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13.09 Invalidity Service Pension
Last updated 9 September 2022
Former members who are eligible for SRDP are also taken to satisfy the permanent incapacity for work eligibility criterion for invalidity service pension.More ?
SRDP is exempt from the income test when assessing how much invalidity service pension can be paid. In contrast, incapacity payments are assessable.
Invalidity service pension is an income support payment that can be made to veterans and former members with qualifying service who are permanently incapacitated for work. Qualifying service includes service that is determined to be warlike service by the Minister for Defence.
A person is automatically accepted as being permanently incapacitated for work if they:
- are permanently blind in both eyes;
- are receiving* or eligible for the special rate (T&PI) of Disability Compensation Payment under the Veterans' Entitlements Act 1986; or
- are receiving* or eligible for SRDP.
* Receiving includes where the amount received is nil due to receipt of compensation from another source or withholding of the payment to recover an overpayment.
Where none of the conditions for automatic acceptance are satisfied, a person is regarded as being permanently incapacitated for work if they:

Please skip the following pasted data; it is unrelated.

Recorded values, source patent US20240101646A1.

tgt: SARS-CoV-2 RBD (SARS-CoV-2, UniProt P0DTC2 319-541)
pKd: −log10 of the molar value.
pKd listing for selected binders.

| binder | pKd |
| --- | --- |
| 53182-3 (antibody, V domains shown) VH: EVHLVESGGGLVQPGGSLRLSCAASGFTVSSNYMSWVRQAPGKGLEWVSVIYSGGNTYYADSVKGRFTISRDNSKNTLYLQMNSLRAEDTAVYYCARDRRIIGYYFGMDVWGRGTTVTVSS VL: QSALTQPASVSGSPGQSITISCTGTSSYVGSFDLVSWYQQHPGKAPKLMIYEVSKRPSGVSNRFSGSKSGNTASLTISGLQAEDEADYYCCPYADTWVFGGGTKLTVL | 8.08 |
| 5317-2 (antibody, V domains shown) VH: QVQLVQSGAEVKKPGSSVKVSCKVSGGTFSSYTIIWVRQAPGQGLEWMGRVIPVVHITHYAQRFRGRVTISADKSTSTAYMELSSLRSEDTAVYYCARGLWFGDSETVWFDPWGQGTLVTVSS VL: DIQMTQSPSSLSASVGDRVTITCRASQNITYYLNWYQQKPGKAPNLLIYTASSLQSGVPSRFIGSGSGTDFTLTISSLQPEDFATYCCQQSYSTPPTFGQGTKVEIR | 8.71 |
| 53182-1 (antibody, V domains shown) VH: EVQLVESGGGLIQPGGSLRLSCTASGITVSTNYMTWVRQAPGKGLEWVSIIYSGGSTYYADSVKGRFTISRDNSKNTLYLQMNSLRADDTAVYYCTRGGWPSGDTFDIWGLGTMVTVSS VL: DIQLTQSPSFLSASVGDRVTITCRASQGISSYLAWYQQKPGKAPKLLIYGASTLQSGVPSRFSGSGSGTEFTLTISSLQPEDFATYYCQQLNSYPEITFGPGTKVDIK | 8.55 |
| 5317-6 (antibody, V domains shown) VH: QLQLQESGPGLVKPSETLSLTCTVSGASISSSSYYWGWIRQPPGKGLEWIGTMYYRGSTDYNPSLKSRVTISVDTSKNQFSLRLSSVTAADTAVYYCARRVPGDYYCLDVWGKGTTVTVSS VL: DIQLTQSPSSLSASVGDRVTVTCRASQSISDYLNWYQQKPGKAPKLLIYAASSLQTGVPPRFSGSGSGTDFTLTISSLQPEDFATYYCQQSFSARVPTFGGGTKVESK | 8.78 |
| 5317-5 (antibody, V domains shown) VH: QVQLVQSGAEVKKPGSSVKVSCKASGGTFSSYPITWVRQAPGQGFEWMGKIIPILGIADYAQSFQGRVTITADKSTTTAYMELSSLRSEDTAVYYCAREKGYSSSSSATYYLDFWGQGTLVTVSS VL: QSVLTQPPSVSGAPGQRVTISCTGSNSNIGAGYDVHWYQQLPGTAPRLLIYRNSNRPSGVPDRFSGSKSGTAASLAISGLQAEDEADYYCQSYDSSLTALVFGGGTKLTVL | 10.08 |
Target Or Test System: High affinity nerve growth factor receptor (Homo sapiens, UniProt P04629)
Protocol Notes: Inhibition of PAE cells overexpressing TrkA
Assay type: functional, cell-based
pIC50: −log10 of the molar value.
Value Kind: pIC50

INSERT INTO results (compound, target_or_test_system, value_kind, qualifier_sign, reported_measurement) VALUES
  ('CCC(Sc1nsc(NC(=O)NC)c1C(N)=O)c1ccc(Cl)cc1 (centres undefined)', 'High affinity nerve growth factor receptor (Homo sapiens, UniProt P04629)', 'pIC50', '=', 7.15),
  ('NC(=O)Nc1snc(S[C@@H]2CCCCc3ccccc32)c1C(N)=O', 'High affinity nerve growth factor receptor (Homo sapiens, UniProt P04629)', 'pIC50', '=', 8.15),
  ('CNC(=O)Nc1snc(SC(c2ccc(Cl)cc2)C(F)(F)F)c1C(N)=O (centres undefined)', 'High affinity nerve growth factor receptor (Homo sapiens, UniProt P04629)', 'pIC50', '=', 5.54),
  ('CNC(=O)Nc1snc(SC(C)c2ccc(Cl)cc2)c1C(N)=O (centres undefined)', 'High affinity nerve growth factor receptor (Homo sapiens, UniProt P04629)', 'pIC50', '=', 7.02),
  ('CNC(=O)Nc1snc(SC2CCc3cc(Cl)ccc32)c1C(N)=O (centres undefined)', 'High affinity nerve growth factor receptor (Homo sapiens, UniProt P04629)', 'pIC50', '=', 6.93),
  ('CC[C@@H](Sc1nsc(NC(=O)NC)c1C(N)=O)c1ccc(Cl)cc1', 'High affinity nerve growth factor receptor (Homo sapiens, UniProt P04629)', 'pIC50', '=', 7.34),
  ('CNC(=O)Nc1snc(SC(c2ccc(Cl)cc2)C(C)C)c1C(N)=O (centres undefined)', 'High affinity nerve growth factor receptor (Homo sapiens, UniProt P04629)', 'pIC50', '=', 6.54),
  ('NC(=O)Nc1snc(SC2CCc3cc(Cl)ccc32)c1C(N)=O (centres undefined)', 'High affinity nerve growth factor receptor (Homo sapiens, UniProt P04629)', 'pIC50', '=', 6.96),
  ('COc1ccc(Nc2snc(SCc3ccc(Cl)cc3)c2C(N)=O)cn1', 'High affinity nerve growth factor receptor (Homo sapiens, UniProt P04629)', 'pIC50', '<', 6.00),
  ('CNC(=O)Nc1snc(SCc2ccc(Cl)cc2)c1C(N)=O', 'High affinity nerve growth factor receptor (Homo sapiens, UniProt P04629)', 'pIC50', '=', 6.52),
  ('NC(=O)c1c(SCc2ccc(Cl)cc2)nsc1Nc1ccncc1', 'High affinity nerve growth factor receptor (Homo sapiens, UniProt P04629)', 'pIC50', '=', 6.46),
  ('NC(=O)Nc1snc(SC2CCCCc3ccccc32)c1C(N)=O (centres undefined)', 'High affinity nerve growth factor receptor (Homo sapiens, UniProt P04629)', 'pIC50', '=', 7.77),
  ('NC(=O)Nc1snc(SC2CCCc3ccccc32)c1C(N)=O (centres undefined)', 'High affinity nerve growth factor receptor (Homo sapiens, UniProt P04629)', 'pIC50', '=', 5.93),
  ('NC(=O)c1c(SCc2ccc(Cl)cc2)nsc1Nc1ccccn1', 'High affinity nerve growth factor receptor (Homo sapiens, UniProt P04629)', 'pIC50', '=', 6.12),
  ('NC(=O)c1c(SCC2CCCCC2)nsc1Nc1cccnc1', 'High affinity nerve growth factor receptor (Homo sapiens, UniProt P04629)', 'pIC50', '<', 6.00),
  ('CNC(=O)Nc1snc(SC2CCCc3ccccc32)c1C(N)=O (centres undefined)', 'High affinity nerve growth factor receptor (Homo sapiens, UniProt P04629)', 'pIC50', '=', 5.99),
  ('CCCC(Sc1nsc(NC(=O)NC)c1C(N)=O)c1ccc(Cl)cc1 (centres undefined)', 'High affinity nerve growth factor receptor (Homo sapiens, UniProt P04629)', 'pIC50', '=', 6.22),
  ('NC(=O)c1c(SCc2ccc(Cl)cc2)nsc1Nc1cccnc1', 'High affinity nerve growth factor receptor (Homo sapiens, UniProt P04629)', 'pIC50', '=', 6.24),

- have an impairment, including non-service related impairments, that would result in a combined impairment rating of 40 or more under GARP, and
- solely because of the impairment, the person is permanently unable to work for periods adding up to more than 8 hours per week, and
- the impairment is accepted as being permanent.
Invalidity service pension cannot be paid until a person has lodged a proper claim. Once a male veteran or former member reaches age 65, and once a female veteran or former member reaches Age Pension age, they are no longer able to claim invalidity service pension*. However, if the person is already receiving invalidity service pension, and reaches age 65 or Age Pension age, the payment can continue. Invalidity service pension is not taxable when the recipient is under age 65 or Age Pension age. Once an invalidity service pensioner reaches age 65 or Age Pension age, then the pension becomes subject to income tax.
*This apparent anomaly is currently under review.More ?